Compostable Plastics

We have cut down on our plastic bag use so much that we were begging people to give us some of their collection, in order to throw out the garbage we do produce, and line the green bin with (city wide compost). My thinking was that at least we were giving the bags another life or two before landfill. I also wasn’t entirely convinced by the compostable corn plastic bags. I am now. I read an article (unfortunately I can’t remember where and I can’t find them again) about it and discovered they were designed specifically for landfills. My thought before was that even if they were biodegradable, it would take forever in a landfill condition, but I was wrong. They were designed to break down in exactly that situation, and they do so quickly (within a month, I think). That seems way better than giving a plastic bag one more use before it sits in landfill forever and ever. I wish I could find the article so I knew if there was a specific brand I should be getting. May be they are not all like that?

Anyhow I picked up 20 Biosaks today, so we will no longer have to beg our friends and family for part of their bag collections. The cool part is that it was getting harder and harder to get bags because everyone is using cloth now! Yaaaaay!

PS. I also added some photos to the photo page.

PPS. Still no baby.



Filed under household goods, shopping(not groceries)

8 responses to “Compostable Plastics

  1. sweetdumpling

    really? still no baby???

    we have some of those because we are completely out of plastic bags from the store. apperently we’re getting much better with bringing our own. (although i do have to get better at bringing the smaller ones for produce).
    the only problem is that the ones i got are too small for the kitchen garbage. ah well, small problem i guess!!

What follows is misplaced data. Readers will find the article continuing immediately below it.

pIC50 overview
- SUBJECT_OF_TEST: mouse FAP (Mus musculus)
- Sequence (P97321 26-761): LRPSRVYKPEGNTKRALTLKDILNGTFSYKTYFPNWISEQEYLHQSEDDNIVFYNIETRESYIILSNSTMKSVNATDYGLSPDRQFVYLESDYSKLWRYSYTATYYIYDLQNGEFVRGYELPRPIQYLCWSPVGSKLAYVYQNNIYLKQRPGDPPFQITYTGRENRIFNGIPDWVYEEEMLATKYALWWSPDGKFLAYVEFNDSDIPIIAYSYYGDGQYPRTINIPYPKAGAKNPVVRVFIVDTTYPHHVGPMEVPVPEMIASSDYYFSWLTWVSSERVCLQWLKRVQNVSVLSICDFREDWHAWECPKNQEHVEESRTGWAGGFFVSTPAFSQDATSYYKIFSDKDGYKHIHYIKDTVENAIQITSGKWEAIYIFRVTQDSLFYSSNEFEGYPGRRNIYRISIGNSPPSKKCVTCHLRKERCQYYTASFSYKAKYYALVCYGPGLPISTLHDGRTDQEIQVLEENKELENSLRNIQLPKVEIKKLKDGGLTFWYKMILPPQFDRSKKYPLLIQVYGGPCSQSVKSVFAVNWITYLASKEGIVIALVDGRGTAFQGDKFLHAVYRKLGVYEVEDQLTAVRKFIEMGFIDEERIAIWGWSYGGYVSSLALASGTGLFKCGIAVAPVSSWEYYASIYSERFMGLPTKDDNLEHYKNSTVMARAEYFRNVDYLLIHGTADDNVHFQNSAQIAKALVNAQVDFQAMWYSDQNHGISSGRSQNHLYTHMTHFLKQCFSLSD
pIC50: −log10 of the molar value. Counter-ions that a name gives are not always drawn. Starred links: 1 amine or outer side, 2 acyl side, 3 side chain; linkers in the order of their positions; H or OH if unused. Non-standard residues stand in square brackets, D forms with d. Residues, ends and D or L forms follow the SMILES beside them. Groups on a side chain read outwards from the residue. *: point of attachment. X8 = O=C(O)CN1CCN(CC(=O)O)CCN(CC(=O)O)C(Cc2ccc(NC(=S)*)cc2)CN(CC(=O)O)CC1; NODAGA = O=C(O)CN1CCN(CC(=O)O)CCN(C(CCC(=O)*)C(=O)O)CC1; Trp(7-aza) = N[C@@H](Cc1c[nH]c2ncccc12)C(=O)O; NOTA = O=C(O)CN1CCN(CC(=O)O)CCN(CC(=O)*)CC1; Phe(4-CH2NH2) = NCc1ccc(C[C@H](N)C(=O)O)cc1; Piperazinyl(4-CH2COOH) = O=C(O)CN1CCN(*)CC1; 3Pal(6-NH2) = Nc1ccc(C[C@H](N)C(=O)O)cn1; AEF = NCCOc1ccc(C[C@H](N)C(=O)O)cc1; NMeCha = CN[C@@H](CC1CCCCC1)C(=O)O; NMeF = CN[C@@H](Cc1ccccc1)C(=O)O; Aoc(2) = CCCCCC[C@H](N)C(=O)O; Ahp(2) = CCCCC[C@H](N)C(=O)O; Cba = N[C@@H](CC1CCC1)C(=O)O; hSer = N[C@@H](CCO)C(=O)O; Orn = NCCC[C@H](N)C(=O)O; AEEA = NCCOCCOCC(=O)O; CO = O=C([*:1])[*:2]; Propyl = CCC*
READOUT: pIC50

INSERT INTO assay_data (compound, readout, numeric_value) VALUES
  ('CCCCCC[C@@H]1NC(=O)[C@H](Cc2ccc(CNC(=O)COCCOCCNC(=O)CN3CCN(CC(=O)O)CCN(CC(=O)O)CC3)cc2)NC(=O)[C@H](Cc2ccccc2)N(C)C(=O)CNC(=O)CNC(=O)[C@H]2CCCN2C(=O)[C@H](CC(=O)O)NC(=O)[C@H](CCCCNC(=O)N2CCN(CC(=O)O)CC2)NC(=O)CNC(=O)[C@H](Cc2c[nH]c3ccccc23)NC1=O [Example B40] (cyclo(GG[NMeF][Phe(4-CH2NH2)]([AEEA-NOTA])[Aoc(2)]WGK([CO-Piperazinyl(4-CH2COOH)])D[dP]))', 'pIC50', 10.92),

2. Radical Garbage Man

    I believe you have been duped. I am unwilling to believe that corn-based bags will break down in the landfill when banana peels won’t.

    That doesn’t make them just as bad as plastic, however, as they are at least manufactured from a renewable resource. Just don’t kid yourself that they will decompose in an anaerobic, moisture controlled, lightless environment; nothing does.

  3. This is not the article, but here are a few links that talk about how the bags work. I know you can’t believe everything you read, but I don’t think I’ve been duped. I’ll do some experimenting myself and get back to you.
    I did find lots of sites that say these bags are not the answer and that they are being hyped up. I agree that it is far better to use cloth bags. Of course I would prefer to send nothing to landfill. We do create some waste now though (currently about a grocery sized bag every three weeks) and the garbage and compost collectors prefer if the waste is in some sort of bag. So for that purpose, I thought it would be better to use biodegradable ones than reused non biodegradable ones.
    I’m thinking of it as a last resort, like recycling, not as a replacement. We will use them sparingly.

  4. Beverley

    I love your site! It is very inspiring… Thanks for taking the time to do this. I’m thinking that it could expand.. Trashless “enter your town name here”.. all over the world!!! Imagine the possibilities.